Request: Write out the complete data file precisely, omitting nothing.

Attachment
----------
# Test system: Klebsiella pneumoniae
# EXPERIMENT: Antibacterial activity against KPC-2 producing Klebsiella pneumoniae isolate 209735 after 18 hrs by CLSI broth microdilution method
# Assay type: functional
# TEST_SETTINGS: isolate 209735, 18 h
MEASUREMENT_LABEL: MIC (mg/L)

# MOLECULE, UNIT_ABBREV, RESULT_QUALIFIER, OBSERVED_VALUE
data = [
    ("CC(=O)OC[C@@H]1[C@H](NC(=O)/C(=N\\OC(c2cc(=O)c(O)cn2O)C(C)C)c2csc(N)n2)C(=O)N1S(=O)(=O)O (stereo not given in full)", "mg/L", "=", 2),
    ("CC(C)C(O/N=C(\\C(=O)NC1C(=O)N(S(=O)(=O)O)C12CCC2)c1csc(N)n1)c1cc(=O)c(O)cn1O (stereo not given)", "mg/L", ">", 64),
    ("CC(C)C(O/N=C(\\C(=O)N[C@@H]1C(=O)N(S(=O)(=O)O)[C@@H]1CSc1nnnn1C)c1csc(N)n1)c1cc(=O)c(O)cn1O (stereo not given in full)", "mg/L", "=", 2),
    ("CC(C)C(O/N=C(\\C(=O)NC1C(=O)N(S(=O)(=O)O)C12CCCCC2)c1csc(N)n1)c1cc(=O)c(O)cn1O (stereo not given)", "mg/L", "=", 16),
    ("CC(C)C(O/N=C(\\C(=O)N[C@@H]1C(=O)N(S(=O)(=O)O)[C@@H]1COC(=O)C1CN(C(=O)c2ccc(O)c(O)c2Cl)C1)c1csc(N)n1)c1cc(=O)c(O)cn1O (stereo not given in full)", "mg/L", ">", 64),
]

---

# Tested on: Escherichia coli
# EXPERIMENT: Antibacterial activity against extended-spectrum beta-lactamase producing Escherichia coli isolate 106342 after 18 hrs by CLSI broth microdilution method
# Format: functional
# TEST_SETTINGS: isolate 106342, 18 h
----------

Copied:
# Test system: Klebsiella pneumoniae
# EXPERIMENT: Antibacterial activity against KPC-2 producing Klebsiella pneumoniae isolate 209735 after 18 hrs by CLSI broth microdilution method
# Assay type: functional
# TEST_SETTINGS: isolate 209735, 18 h
MEASUREMENT_LABEL: MIC (mg/L)

# MOLECULE, UNIT_ABBREV, RESULT_QUALIFIER, OBSERVED_VALUE
data = [
    ("CC(=O)OC[C@@H]1[C@H](NC(=O)/C(=N\\OC(c2cc(=O)c(O)cn2O)C(C)C)c2csc(N)n2)C(=O)N1S(=O)(=O)O (stereo not given in full)", "mg/L", "=", 2),
    ("CC(C)C(O/N=C(\\C(=O)NC1C(=O)N(S(=O)(=O)O)C12CCC2)c1csc(N)n1)c1cc(=O)c(O)cn1O (stereo not given)", "mg/L", ">", 64),
    ("CC(C)C(O/N=C(\\C(=O)N[C@@H]1C(=O)N(S(=O)(=O)O)[C@@H]1CSc1nnnn1C)c1csc(N)n1)c1cc(=O)c(O)cn1O (stereo not given in full)", "mg/L", "=", 2),
    ("CC(C)C(O/N=C(\\C(=O)NC1C(=O)N(S(=O)(=O)O)C12CCCCC2)c1csc(N)n1)c1cc(=O)c(O)cn1O (stereo not given)", "mg/L", "=", 16),
    ("CC(C)C(O/N=C(\\C(=O)N[C@@H]1C(=O)N(S(=O)(=O)O)[C@@H]1COC(=O)C1CN(C(=O)c2ccc(O)c(O)c2Cl)C1)c1csc(N)n1)c1cc(=O)c(O)cn1O (stereo not given in full)", "mg/L", ">", 64),
]

---

# Tested on: Escherichia coli
# EXPERIMENT: Antibacterial activity against extended-spectrum beta-lactamase producing Escherichia coli isolate 106342 after 18 hrs by CLSI broth microdilution method
# Format: functional
# TEST_SETTINGS: isolate 106342, 18 h